Location: Rangeland Resources Research
Title: Art to science: Tools for greater objectivity in resource monitoring Authors
Submitted to: Rangelands
Publication Type: Peer Reviewed Journal
Publication Acceptance Date: May 30, 2011
Publication Date: September 19, 2011
Citation: Booth, D.T., Cox, S.E. 2011. Art to science: Tools for greater objectivity in resource monitoring. Rangelands. 33(4):27-34. Interpretive Summary: Rangeland resource monitoring has been hindered by the high cost of conventional methods and by data variation, which often nullifies the value of the measurements. This is primarily the result of not having the right tools to suitability monitor this vast resource and, to the time demands on the people responsible for the tasks. We now have new tools in the form of dependable digital cameras and we have software developed for using the resulting photographs. In this article we review methods to obtain and use digital photographs--including the use of the user-friendly SamplePoint and ImageMeasurement software tools--to highlight how these advances are making resource monitoring more objective and adequate sampling and data acquisition more practical for landscape-scale inventory and monitoring.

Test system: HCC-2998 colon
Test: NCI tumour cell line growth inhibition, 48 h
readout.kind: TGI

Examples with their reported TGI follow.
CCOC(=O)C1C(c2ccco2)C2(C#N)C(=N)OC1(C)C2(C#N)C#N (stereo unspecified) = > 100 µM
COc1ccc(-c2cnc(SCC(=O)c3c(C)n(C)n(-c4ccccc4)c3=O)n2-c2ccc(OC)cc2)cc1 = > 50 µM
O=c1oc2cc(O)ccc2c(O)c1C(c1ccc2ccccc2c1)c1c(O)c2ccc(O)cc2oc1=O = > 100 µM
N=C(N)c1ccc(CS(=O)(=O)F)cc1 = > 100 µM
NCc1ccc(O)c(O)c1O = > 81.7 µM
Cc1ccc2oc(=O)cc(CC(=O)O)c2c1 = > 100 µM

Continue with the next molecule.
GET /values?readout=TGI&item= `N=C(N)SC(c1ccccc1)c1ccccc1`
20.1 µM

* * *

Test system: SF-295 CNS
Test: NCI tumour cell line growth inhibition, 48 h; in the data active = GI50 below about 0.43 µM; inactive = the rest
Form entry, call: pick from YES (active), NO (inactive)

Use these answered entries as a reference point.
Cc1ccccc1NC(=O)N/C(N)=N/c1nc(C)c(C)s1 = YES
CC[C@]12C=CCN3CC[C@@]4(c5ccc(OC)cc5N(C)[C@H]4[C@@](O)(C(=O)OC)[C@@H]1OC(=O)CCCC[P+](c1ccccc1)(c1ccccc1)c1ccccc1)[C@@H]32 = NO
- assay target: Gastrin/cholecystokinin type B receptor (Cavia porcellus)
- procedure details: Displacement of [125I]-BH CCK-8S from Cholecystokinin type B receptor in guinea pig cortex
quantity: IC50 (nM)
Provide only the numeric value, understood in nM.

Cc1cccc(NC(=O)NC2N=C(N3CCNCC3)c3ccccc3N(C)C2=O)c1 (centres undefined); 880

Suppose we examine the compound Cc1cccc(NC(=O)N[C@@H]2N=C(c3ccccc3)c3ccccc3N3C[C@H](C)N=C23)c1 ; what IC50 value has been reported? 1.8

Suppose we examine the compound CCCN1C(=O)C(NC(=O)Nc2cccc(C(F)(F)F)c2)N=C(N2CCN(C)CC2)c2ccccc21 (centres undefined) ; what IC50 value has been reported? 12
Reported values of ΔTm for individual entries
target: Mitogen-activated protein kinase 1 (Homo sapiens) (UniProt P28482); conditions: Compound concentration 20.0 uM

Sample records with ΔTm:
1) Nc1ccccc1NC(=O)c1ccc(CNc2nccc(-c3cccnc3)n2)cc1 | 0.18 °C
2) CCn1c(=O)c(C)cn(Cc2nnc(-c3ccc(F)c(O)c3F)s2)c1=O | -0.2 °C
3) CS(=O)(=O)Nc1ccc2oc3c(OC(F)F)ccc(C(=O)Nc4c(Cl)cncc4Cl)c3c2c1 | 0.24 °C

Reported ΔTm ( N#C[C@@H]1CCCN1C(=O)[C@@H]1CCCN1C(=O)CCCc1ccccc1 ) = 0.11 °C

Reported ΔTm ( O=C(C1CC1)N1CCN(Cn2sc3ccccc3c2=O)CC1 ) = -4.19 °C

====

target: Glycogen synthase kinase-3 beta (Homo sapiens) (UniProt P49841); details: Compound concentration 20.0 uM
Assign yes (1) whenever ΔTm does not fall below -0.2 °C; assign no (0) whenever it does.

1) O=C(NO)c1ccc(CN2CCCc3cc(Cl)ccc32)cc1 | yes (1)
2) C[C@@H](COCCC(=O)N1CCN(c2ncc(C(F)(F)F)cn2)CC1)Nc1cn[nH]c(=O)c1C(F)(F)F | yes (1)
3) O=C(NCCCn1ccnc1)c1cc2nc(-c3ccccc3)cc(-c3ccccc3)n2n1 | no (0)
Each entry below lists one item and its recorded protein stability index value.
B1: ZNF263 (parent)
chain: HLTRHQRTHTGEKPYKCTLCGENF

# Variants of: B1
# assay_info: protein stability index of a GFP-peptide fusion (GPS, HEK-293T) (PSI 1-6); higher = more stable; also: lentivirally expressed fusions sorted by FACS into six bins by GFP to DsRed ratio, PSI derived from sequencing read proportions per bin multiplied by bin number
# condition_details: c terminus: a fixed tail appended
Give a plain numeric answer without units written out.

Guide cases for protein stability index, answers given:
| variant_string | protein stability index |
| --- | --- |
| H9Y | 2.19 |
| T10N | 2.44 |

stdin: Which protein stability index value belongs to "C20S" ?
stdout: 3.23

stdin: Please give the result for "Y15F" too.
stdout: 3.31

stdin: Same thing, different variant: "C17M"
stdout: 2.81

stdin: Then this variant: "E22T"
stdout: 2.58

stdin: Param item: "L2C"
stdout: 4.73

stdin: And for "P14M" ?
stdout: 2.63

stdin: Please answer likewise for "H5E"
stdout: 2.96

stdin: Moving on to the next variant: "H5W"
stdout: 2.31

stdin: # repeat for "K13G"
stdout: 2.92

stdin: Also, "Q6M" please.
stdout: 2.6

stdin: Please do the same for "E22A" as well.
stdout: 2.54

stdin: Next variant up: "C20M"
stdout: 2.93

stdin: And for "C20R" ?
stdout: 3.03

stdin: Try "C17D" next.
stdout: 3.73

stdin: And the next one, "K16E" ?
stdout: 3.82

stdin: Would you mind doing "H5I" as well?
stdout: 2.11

Technical Abstract: The earliest inventories of western US rangelands were “ocular” estimates. Now, objective data consistent with formal scientific inquiry is needed to support management decisions that sustain the resource while balancing numerous competing land uses and sometimes-vociferous stakeholders. Yet, the collection of suitable data has been largely impractical due to (1) the variation among observers and through time by single observers, (2) to the high cost of conventional monitoring which limits sampling and produces a high risk of Type II error, and requires the subjective selection of relatively small “representative” sample areas which focus on specific resources rather than ecological systems, and (3) from a lack of scientific rigor in monitoring planning and execution. That rangeland inventory and monitoring are inadequate is primarily the result of technologies unsuited to this vast resource and to the time demands on the people responsible for the tasks. The past decade has produced a number of new tools and methods that promise to improve monitoring methods. The arrival of dependable digital cameras and the development of tools for using the camera and resulting imagery are among the most important of these advances. Here we review the acquisition and use of nadir digital imagery, and SamplePoint and ImageMeasurement software tools, to highlight how these advances are making resource monitoring more objective and adequate sampling and data acquisition more practical for landscape-scale inventory and monitoring.